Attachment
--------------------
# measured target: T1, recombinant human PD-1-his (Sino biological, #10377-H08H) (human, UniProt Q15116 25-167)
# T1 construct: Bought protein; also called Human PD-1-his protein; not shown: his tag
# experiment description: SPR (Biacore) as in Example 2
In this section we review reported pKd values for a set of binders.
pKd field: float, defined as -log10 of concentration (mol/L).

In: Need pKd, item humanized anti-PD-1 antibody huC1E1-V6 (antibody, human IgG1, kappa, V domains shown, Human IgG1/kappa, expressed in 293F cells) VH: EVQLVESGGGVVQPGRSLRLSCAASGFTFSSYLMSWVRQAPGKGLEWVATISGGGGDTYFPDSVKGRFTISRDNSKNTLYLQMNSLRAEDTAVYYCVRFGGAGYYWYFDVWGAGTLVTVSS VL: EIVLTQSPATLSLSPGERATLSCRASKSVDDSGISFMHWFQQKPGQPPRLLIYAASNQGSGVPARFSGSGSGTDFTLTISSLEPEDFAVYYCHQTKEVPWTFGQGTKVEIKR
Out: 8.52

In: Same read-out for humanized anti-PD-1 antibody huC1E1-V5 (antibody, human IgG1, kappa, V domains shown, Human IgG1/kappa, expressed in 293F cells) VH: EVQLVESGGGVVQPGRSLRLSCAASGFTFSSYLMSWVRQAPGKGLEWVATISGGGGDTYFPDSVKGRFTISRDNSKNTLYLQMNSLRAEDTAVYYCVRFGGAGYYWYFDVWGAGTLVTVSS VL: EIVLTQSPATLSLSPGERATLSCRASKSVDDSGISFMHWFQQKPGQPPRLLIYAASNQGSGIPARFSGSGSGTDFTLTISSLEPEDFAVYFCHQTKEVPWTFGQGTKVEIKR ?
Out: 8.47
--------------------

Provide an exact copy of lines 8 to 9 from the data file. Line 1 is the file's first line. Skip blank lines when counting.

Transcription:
In: Same read-out for humanized anti-PD-1 antibody huC1E1-V5 (antibody, human IgG1, kappa, V domains shown, Human IgG1/kappa, expressed in 293F cells) VH: EVQLVESGGGVVQPGRSLRLSCAASGFTFSSYLMSWVRQAPGKGLEWVATISGGGGDTYFPDSVKGRFTISRDNSKNTLYLQMNSLRAEDTAVYYCVRFGGAGYYWYFDVWGAGTLVTVSS VL: EIVLTQSPATLSLSPGERATLSCRASKSVDDSGISFMHWFQQKPGQPPRLLIYAASNQGSGIPARFSGSGSGTDFTLTISSLEPEDFAVYFCHQTKEVPWTFGQGTKVEIKR ?
Out: 8.47